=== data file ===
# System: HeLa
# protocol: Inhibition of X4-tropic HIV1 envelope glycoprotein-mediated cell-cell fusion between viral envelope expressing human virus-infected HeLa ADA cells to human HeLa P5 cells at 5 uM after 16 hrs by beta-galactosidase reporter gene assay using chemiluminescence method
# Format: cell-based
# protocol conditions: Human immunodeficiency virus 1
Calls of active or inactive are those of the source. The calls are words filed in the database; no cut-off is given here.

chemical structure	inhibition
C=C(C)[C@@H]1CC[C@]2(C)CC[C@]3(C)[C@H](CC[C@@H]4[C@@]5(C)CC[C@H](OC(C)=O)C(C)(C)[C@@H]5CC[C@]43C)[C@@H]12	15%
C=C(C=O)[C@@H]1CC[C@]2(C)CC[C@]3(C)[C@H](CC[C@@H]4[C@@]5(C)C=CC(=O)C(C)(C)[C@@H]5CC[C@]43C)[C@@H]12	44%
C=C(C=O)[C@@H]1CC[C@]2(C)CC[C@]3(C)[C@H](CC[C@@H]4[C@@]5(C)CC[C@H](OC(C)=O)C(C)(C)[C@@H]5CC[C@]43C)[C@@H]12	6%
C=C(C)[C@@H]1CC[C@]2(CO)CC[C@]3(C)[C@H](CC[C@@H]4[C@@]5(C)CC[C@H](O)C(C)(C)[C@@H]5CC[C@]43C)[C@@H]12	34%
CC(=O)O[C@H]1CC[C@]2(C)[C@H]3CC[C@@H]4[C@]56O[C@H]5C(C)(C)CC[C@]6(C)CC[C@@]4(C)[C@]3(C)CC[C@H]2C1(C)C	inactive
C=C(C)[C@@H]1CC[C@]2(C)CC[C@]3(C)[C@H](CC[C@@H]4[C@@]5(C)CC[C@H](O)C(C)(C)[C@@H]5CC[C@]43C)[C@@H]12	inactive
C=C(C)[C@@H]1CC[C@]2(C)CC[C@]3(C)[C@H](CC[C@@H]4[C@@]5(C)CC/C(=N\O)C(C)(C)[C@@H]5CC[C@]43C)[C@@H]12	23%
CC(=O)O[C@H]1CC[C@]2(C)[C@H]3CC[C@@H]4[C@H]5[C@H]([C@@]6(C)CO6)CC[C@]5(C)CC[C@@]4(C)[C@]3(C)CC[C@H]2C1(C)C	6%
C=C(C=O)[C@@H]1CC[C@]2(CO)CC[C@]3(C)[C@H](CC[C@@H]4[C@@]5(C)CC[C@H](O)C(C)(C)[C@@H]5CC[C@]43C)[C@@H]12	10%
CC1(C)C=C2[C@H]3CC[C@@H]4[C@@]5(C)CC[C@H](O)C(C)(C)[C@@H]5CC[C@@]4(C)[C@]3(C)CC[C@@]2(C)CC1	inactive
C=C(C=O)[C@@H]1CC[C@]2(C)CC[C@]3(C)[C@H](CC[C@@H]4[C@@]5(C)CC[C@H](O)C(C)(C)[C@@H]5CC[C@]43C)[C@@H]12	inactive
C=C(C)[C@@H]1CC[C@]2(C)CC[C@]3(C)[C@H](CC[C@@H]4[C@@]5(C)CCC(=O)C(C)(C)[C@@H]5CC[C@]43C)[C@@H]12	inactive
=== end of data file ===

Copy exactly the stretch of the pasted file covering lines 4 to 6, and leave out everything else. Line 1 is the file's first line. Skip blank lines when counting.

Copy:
# protocol conditions: Human immunodeficiency virus 1
Calls of active or inactive are those of the source. The calls are words filed in the database; no cut-off is given here.

chemical structure	inhibition